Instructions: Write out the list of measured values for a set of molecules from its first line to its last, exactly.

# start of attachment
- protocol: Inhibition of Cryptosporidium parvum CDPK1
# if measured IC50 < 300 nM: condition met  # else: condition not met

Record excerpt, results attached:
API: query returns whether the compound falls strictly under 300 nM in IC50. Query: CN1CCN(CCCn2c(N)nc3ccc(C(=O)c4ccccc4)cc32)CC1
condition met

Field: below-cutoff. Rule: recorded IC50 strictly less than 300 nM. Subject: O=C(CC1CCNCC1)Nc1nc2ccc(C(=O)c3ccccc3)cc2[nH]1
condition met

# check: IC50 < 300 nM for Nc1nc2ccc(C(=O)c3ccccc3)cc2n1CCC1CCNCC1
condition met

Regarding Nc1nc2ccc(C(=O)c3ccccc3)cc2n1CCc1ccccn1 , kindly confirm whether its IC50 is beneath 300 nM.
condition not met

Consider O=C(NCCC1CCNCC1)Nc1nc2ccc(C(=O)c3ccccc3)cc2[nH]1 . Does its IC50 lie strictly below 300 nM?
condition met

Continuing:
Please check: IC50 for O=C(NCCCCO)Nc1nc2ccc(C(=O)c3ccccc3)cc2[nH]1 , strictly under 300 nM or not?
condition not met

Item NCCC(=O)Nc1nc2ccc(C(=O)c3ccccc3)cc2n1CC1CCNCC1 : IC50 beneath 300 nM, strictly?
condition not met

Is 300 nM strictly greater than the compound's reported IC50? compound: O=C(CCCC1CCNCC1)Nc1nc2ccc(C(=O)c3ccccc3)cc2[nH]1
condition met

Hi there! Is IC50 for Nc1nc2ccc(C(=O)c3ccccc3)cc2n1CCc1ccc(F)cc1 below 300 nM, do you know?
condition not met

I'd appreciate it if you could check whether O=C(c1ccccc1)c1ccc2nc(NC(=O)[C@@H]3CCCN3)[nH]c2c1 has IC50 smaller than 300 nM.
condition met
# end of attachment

- protocol: Inhibition of Cryptosporidium parvum CDPK1
# if measured IC50 < 300 nM: condition met  # else: condition not met

Record excerpt, results attached:
API: query returns whether the compound falls strictly under 300 nM in IC50. Query: CN1CCN(CCCn2c(N)nc3ccc(C(=O)c4ccccc4)cc32)CC1
condition met

Field: below-cutoff. Rule: recorded IC50 strictly less than 300 nM. Subject: O=C(CC1CCNCC1)Nc1nc2ccc(C(=O)c3ccccc3)cc2[nH]1
condition met

# check: IC50 < 300 nM for Nc1nc2ccc(C(=O)c3ccccc3)cc2n1CCC1CCNCC1
condition met

Regarding Nc1nc2ccc(C(=O)c3ccccc3)cc2n1CCc1ccccn1 , kindly confirm whether its IC50 is beneath 300 nM.
condition not met

Consider O=C(NCCC1CCNCC1)Nc1nc2ccc(C(=O)c3ccccc3)cc2[nH]1 . Does its IC50 lie strictly below 300 nM?
condition met

Continuing:
Please check: IC50 for O=C(NCCCCO)Nc1nc2ccc(C(=O)c3ccccc3)cc2[nH]1 , strictly under 300 nM or not?
condition not met

Item NCCC(=O)Nc1nc2ccc(C(=O)c3ccccc3)cc2n1CC1CCNCC1 : IC50 beneath 300 nM, strictly?
condition not met

Is 300 nM strictly greater than the compound's reported IC50? compound: O=C(CCCC1CCNCC1)Nc1nc2ccc(C(=O)c3ccccc3)cc2[nH]1
condition met

Hi there! Is IC50 for Nc1nc2ccc(C(=O)c3ccccc3)cc2n1CCc1ccc(F)cc1 below 300 nM, do you know?
condition not met

I'd appreciate it if you could check whether O=C(c1ccccc1)c1ccc2nc(NC(=O)[C@@H]3CCCN3)[nH]c2c1 has IC50 smaller than 300 nM.
condition met